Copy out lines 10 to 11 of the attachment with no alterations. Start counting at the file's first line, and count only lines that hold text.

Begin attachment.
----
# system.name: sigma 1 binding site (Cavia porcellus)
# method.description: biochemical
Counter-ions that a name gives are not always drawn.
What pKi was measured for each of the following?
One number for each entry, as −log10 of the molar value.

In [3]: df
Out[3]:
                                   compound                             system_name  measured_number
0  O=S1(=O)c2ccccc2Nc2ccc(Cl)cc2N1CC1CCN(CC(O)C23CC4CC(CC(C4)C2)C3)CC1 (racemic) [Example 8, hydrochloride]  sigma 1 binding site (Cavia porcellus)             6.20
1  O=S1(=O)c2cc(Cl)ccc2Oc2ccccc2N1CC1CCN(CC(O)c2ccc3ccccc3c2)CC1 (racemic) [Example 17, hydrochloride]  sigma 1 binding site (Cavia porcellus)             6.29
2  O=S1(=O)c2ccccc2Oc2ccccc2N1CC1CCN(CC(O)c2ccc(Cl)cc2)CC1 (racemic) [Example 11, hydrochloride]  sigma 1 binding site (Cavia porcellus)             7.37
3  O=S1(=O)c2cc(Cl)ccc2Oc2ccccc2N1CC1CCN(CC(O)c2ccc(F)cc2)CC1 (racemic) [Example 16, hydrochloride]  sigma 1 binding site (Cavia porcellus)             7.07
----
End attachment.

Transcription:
1  O=S1(=O)c2cc(Cl)ccc2Oc2ccccc2N1CC1CCN(CC(O)c2ccc3ccccc3c2)CC1 (racemic) [Example 17, hydrochloride]  sigma 1 binding site (Cavia porcellus)             6.29
2  O=S1(=O)c2ccccc2Oc2ccccc2N1CC1CCN(CC(O)c2ccc(Cl)cc2)CC1 (racemic) [Example 11, hydrochloride]  sigma 1 binding site (Cavia porcellus)             7.37